Park honors NASCAR legends.

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Campers started arriving Friday (April 6) at Labonte Park in Corpus Christi, Texas, in an orderly and organized manner as the city for the first time regulated the long-standing Easter tradition by charging for permits, changing traffic patterns and monitoring the park.

“It actually went very smoothly,” Neomi Ramirez, senior management assistant for the Corpus Christi Parks & Recreation Department, told the Corpus Christi Caller-Times.

If the park sold out, the city expected between 2,000 and 2,500 people.

This is the first year the city required campers to buy permits for designated spots in its aim to more closely regulate the tradition that dates so far back, no one seems to remember how or when it began. Each permit is valid for three days and costs $25 for a tent camping space and $50 for an RV camping space.

Public outcry about the condition of the park last year prompted the city to look at ways to better organize Easter weekend, the busiest time for Labonte Park. The money raised from selling permits will be used to offset the cost of cleaning the park that borders the Nueces River.

Also new this year, parking is restricted to certain areas and traffic will be guided in one direction. The city is providing two garbage bins and staff will empty park trash cans throughout the weekend.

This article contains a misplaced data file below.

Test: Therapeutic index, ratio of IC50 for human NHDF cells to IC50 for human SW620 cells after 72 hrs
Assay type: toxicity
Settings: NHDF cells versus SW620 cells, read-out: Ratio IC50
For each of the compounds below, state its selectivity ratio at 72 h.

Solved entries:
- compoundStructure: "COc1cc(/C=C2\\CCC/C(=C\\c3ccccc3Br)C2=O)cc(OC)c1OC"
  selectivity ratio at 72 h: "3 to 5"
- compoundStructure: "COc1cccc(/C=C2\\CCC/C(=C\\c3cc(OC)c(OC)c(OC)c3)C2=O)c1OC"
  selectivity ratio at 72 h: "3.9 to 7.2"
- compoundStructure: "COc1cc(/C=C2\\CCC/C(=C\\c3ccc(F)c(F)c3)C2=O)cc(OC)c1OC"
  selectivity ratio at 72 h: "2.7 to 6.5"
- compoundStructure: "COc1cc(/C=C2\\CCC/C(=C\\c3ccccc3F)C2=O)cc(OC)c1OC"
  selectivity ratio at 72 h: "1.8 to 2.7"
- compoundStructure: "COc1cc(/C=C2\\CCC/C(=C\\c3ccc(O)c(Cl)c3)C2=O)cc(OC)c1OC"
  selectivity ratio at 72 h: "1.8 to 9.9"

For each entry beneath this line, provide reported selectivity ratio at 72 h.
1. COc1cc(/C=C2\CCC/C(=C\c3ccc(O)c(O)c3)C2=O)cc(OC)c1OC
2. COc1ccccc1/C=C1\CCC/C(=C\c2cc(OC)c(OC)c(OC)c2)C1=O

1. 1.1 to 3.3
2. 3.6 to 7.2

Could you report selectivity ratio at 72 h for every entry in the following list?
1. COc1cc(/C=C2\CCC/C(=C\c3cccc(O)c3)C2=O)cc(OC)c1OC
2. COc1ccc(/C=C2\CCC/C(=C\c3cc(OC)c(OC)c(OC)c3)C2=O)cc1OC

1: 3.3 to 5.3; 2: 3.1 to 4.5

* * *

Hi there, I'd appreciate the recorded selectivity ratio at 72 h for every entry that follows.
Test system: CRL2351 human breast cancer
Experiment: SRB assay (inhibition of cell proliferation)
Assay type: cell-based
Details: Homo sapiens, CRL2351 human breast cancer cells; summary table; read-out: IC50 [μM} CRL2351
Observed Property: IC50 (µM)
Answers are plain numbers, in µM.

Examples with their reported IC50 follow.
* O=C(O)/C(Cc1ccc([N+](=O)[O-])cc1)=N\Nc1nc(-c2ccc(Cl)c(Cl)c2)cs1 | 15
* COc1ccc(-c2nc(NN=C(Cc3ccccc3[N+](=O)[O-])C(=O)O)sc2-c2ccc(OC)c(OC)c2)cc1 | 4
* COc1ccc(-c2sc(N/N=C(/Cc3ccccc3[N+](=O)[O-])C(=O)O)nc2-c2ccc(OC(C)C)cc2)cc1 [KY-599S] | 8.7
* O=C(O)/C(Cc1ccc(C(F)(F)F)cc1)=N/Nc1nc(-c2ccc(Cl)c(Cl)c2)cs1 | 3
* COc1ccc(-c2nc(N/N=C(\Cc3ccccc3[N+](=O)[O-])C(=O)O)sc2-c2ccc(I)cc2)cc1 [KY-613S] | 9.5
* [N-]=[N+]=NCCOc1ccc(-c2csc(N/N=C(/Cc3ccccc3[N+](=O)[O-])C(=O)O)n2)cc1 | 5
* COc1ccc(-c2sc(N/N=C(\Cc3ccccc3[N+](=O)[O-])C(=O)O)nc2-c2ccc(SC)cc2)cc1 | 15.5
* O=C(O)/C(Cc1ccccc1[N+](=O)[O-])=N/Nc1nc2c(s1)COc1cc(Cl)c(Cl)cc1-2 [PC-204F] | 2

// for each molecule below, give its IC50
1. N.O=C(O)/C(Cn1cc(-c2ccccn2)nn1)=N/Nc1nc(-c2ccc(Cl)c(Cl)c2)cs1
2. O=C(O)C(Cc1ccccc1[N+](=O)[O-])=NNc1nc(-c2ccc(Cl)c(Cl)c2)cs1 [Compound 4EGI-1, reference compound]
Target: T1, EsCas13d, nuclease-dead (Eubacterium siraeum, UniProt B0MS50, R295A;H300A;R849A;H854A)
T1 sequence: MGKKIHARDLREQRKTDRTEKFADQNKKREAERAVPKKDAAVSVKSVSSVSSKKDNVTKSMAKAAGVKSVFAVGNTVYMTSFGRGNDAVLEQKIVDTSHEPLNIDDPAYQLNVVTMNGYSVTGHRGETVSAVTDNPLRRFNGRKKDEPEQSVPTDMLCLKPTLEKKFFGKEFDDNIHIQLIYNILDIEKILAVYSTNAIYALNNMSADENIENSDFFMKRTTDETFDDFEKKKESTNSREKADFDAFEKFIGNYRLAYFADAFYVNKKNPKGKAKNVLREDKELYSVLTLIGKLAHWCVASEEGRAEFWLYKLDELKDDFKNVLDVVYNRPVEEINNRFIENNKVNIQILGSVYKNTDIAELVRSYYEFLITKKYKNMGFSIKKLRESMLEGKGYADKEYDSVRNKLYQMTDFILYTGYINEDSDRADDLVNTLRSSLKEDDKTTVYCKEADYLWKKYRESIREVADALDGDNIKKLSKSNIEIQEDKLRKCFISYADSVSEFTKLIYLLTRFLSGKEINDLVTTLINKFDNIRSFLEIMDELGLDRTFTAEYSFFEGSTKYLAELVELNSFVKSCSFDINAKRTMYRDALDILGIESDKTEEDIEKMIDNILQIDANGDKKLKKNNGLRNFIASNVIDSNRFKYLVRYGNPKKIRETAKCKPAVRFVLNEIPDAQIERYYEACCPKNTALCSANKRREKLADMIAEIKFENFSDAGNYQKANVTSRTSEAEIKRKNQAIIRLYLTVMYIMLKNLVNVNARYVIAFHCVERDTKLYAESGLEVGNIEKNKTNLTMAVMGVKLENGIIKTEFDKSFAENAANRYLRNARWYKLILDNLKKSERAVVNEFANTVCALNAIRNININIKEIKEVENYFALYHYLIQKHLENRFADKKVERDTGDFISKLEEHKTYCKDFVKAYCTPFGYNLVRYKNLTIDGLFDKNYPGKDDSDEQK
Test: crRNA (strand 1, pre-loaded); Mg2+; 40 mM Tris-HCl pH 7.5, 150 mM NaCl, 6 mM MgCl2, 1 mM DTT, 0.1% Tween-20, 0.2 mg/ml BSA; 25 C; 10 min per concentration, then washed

Ramirez said she was pleased with the way campers have reacted to the new rules.

She said many people said they liked the new regulations and thanked the city for instituting the paid permit system that allows them to hold onto a space without having to guard it night and day.

“This is what I was hoping would happen,” Ramirez said.

Some campers who have spent Easter in Labonte Park for decades weren’t pleased with the rules, particularly the permit fees, but one couple staying at the park for the first time said they thought the fee was reasonable.

“It’s worth it,” said Martin Yglesias of Taft.

Sylvia Uballe, whose family snagged eight side-by-side spots along the riverside, said the fee isn’t unreasonably high but the city should provide more amenities if it’s going to charge for a public park.

“It would be nice to have water out here,” she said. “Right now, we have to go into town to get it.”

Uballe and her family are used to bringing their own amenities, a tradition in itself that has grown so big, Uballe says her brothers now make fun of her for making camping too comfortable.

This year, they have a rented hand-washing station, an 18-person tent with an air-conditioning unit and fan — “the mansion,” Uballe quipped — and a portable kitchenette complete with a dishwashing sink and spice rack.

Despite her annoyance at the new regulations, Uballe said she expects her family members will have as good a time this year as in the past.

“It’s still the same,” she said. “We’re still going to stay up to 4 or 5 in the morning, laughing and joking around.”